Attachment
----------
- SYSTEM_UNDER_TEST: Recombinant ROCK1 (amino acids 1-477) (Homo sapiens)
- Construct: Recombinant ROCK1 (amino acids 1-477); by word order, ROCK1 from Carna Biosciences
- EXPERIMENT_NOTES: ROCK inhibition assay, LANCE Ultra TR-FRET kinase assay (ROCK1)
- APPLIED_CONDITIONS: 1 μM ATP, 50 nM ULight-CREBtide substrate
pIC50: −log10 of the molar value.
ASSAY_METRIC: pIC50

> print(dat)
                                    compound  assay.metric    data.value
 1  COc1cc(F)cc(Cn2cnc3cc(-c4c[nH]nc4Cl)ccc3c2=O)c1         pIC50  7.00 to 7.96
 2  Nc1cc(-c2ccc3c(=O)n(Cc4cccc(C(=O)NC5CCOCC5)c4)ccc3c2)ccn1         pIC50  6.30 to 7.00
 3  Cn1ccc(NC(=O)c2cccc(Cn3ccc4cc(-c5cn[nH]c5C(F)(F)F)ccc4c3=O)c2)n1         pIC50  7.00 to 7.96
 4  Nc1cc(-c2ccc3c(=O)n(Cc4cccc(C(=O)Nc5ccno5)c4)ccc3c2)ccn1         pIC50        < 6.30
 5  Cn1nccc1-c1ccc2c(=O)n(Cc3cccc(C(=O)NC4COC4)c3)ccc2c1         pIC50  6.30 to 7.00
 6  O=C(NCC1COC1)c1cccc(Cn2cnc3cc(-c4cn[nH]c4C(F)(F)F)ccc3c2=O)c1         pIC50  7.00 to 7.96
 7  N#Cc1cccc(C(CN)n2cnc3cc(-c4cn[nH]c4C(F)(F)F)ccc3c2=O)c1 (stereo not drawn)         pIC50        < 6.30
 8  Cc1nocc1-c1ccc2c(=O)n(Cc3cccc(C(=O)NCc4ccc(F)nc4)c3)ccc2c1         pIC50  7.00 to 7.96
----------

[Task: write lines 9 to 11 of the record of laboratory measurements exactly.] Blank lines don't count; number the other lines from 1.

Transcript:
 1  COc1cc(F)cc(Cn2cnc3cc(-c4c[nH]nc4Cl)ccc3c2=O)c1         pIC50  7.00 to 7.96
 2  Nc1cc(-c2ccc3c(=O)n(Cc4cccc(C(=O)NC5CCOCC5)c4)ccc3c2)ccn1         pIC50  6.30 to 7.00
 3  Cn1ccc(NC(=O)c2cccc(Cn3ccc4cc(-c5cn[nH]c5C(F)(F)F)ccc4c3=O)c2)n1         pIC50  7.00 to 7.96